Dawkins continues:

"And, above all, the genetic code itself -- the dictionary by which all genes are translated -- is the same across all living creatures that have ever been looked at." (p. 52)
"Aside from the fact that this claim isn't true, again, it raises the question of why merely sharing common genes necessarily demonstrates common ancestry as "a fact beyond all doubt"? After all, intelligent agents regularly re-use parts that work in different designs, so the fact that living species share so many functional genes could point to their common design just as well as their common descent. Add to that all the many conflicts between gene-based phylogenetic trees, and it is clear that the genetic data don't establish common descent as "a fact beyond all doubt." Common design is an equally good explanation."

"Following his usual practice of non-disclosure, Dawkins tells kids about none of these problems. Instead, he suggests they take comfort in the following "wonderful thought":

"We are all cousins. Your family tree includes not just obvious cousins like chimpanzees and monkeys but also mice, buffaloes, iguanas, wallabies, snails, dandelions, golden eagles, mushrooms, whales, wombats, and bacteria. All are our cousins. Every last one of them. Isn't that a far more wonderful thought than any myth? And the most wonderful of all is that we know for certain it is literally true." (p. 52)
"Let me get this straight: We're not supposed to look carefully at all the evidence, but instead should think about "wonderful thoughts" like common descent because it "for certain is literally true" and "a fact beyond all doubt"? Dawkins sounds more and more like the superstitious religionists he's always telling us deserve our contempt."
There are Better Science Books for Kids Out There

"When I was a kid, my parents filled my bookshelves with books about science. From The Way Things Work to the Eyewitness Book Series and many other lesser-known titles, science-related books fascinated me. If you want your kid to learn about the fascinating world of science, there are much better books out there than The Magic of Reality. So here's my own "wonderful thought" to leave you with: Few people will be buying their kids The Magic of Reality for Christmas or Hanukkah this year, because most who would like this book probably wouldn't celebrate religious holidays."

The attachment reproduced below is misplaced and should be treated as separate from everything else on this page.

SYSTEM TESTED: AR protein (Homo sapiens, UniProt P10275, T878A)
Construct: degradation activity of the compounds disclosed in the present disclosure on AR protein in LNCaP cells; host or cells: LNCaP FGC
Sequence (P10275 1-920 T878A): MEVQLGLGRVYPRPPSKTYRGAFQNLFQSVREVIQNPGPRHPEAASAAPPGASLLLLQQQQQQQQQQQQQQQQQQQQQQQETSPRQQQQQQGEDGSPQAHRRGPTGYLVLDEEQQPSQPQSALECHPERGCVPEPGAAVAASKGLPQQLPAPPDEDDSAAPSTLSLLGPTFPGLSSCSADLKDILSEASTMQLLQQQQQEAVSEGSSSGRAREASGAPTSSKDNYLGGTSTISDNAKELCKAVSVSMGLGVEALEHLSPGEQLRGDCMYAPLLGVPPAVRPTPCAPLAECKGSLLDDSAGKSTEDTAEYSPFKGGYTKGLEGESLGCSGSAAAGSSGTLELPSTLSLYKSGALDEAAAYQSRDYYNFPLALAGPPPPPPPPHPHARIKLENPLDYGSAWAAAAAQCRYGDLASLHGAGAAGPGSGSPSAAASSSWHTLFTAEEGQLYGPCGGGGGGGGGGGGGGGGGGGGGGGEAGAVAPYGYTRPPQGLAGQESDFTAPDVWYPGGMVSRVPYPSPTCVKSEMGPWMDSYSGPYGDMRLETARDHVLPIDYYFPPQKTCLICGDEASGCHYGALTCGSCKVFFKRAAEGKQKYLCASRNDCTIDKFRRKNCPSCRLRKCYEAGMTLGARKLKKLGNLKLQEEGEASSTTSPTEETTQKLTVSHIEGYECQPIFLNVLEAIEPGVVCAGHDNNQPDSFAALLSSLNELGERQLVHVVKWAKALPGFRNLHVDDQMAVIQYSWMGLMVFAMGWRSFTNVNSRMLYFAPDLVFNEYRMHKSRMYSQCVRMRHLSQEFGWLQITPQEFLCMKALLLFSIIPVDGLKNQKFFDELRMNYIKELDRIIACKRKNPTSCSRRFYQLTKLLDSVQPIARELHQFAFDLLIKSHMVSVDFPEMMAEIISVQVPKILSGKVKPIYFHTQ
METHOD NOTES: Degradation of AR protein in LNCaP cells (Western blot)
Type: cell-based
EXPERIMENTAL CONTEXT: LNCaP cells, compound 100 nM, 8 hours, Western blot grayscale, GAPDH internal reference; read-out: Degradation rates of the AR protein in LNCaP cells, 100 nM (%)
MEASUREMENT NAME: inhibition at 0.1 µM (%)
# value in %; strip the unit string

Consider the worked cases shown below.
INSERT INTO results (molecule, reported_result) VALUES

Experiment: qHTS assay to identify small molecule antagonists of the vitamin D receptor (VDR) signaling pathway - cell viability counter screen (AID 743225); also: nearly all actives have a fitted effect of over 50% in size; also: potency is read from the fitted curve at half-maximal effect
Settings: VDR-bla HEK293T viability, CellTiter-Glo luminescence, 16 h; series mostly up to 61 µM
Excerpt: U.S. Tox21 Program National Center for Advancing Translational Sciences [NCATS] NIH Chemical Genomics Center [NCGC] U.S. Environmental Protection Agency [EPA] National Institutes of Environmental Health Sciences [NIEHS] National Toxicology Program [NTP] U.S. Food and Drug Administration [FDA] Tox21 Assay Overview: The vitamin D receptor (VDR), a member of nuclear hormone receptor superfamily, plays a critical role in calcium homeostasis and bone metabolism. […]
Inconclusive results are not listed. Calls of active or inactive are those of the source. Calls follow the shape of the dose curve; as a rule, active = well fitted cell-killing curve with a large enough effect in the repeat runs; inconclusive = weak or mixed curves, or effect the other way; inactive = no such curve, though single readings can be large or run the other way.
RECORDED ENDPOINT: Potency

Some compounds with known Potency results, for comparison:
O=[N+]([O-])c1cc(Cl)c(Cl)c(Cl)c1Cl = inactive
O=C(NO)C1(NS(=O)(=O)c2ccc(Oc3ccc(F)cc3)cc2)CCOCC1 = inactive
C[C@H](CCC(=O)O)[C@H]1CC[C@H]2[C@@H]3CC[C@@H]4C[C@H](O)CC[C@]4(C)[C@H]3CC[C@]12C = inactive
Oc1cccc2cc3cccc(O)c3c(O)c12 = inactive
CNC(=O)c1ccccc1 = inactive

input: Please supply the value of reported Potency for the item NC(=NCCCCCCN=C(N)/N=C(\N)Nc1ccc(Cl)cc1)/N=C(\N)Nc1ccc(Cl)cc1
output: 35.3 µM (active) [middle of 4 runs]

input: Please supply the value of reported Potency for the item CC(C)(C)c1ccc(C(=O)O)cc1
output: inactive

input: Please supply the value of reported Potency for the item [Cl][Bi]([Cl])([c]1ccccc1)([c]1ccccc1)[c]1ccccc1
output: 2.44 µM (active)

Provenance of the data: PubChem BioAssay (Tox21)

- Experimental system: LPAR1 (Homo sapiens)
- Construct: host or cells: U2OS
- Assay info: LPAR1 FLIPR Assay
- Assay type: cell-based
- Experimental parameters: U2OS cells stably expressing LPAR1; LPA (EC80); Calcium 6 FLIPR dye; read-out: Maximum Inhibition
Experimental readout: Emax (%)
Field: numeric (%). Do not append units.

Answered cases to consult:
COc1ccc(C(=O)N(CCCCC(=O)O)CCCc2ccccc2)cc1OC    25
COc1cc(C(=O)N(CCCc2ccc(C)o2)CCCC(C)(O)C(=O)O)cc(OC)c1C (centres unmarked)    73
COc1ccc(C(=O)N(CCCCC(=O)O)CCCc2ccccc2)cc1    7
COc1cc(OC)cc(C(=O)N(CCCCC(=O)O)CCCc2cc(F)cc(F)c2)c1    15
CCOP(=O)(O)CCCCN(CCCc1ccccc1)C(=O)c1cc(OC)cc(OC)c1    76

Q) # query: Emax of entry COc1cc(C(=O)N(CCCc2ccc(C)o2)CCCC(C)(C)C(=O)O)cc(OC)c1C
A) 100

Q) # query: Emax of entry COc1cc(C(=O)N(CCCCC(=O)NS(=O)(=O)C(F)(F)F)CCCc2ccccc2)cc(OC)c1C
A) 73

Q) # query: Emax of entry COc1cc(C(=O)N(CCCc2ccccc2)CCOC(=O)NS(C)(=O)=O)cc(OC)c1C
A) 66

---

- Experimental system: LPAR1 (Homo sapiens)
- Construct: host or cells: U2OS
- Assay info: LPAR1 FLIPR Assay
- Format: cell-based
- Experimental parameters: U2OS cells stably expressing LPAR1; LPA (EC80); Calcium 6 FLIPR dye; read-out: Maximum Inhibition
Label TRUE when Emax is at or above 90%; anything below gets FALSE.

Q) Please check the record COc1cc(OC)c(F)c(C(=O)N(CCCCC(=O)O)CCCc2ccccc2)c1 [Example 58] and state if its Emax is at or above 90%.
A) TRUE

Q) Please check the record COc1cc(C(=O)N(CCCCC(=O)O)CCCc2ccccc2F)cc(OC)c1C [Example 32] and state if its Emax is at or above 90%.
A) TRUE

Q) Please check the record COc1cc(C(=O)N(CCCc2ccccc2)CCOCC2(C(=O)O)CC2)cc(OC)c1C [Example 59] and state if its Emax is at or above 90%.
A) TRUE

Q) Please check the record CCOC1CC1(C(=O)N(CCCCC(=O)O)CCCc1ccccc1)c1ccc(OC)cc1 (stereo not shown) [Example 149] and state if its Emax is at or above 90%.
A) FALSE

Free Press, 271 pages, $29.99

A crusading atheist, Mr. Dawkins has ridden his hobbyhorse into the children's section of the bookstore. There is no doubt that he hopes to relieve young readers of any primitive vestigial religious belief to which they might cling.

In each chapter, dramatized by Dave McKean's colorful graphic artwork, the author recounts the "made-up" and "fun" stories of various religious traditions. We are invited to smile at the idea of miracles and to regard as charmingly quaint such colorful individuals as the Hopi spider-woman goddess, the Tasmanian god Dromerdeener and the famous "Jewish preacher" who turned water into wine. Mr. Dawkins ranges widely across all manner of religious belief, so it is worth noting that he never mentions Muhammad or Islam. Perhaps he did not want to offend.

His tone throughout alternates between real delight over how things work and avuncular pity for the people who persist in seeing an author behind the machinery of the universe. Mr. Dawkins is rather like a subversive relative who comes to dinner and, while father is banging on about the Divine Plan, catches the attention of the teenagers at the table and rolls his eyes. There is no plan, winks Mr. Dawkins, nor any divinity. There is just the "magic" of the universe unfolding. If that is the view you wish your children to have of the cosmos, then "The Magic of Reality" will suit you very well.

[Save your money and take your kid to the zoo, read Darwin, or take an intro to philosophy class: Dawkins obviously didn't attend his].

see the book that teaches Children critical thinking skills as they learn how to contend for God's existence: Who Made Truth? Kids Can Prove God Exists